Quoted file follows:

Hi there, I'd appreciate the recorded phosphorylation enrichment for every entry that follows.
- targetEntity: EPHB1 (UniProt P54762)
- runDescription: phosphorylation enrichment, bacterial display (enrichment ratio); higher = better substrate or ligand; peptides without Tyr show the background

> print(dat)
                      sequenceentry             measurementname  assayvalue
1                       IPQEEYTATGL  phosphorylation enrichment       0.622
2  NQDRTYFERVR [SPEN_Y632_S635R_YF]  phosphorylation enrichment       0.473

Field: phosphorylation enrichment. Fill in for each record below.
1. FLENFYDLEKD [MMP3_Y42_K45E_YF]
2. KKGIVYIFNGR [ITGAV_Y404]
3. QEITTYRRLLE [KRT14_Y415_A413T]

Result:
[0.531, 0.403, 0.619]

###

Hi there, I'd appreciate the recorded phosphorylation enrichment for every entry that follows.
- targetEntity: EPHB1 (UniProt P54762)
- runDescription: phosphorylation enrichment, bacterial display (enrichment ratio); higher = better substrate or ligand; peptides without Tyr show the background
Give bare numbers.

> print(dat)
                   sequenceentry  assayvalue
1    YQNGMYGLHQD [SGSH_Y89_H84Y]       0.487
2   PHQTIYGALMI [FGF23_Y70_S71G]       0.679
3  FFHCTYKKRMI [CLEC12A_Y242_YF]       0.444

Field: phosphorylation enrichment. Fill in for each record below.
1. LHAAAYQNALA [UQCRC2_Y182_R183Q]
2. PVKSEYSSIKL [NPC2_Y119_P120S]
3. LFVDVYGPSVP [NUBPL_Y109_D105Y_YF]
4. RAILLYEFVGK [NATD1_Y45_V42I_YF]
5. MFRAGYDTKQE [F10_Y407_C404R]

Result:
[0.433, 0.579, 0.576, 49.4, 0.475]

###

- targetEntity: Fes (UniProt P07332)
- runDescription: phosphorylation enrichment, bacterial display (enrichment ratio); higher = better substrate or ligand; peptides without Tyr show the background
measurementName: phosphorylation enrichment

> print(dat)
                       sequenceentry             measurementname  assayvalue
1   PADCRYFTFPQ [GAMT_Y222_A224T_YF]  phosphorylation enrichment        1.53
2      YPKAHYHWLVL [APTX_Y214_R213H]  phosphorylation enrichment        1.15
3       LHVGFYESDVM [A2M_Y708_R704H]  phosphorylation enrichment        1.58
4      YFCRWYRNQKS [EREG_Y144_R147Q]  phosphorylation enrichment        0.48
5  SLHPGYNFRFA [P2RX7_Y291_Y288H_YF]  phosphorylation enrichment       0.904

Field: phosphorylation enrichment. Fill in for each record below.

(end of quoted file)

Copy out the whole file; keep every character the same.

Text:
Hi there, I'd appreciate the recorded phosphorylation enrichment for every entry that follows.
- targetEntity: EPHB1 (UniProt P54762)
- runDescription: phosphorylation enrichment, bacterial display (enrichment ratio); higher = better substrate or ligand; peptides without Tyr show the background

> print(dat)
                      sequenceentry             measurementname  assayvalue
1                       IPQEEYTATGL  phosphorylation enrichment       0.622
2  NQDRTYFERVR [SPEN_Y632_S635R_YF]  phosphorylation enrichment       0.473

Field: phosphorylation enrichment. Fill in for each record below.
1. FLENFYDLEKD [MMP3_Y42_K45E_YF]
2. KKGIVYIFNGR [ITGAV_Y404]
3. QEITTYRRLLE [KRT14_Y415_A413T]

Result:
[0.531, 0.403, 0.619]

###

Hi there, I'd appreciate the recorded phosphorylation enrichment for every entry that follows.
- targetEntity: EPHB1 (UniProt P54762)
- runDescription: phosphorylation enrichment, bacterial display (enrichment ratio); higher = better substrate or ligand; peptides without Tyr show the background
Give bare numbers.

> print(dat)
                   sequenceentry  assayvalue
1    YQNGMYGLHQD [SGSH_Y89_H84Y]       0.487
2   PHQTIYGALMI [FGF23_Y70_S71G]       0.679
3  FFHCTYKKRMI [CLEC12A_Y242_YF]       0.444

Field: phosphorylation enrichment. Fill in for each record below.
1. LHAAAYQNALA [UQCRC2_Y182_R183Q]
2. PVKSEYSSIKL [NPC2_Y119_P120S]
3. LFVDVYGPSVP [NUBPL_Y109_D105Y_YF]
4. RAILLYEFVGK [NATD1_Y45_V42I_YF]
5. MFRAGYDTKQE [F10_Y407_C404R]

Result:
[0.433, 0.579, 0.576, 49.4, 0.475]

###

- targetEntity: Fes (UniProt P07332)
- runDescription: phosphorylation enrichment, bacterial display (enrichment ratio); higher = better substrate or ligand; peptides without Tyr show the background
measurementName: phosphorylation enrichment

> print(dat)
                       sequenceentry             measurementname  assayvalue
1   PADCRYFTFPQ [GAMT_Y222_A224T_YF]  phosphorylation enrichment        1.53
2      YPKAHYHWLVL [APTX_Y214_R213H]  phosphorylation enrichment        1.15
3       LHVGFYESDVM [A2M_Y708_R704H]  phosphorylation enrichment        1.58
4      YFCRWYRNQKS [EREG_Y144_R147Q]  phosphorylation enrichment        0.48
5  SLHPGYNFRFA [P2RX7_Y291_Y288H_YF]  phosphorylation enrichment       0.904

Field: phosphorylation enrichment. Fill in for each record below.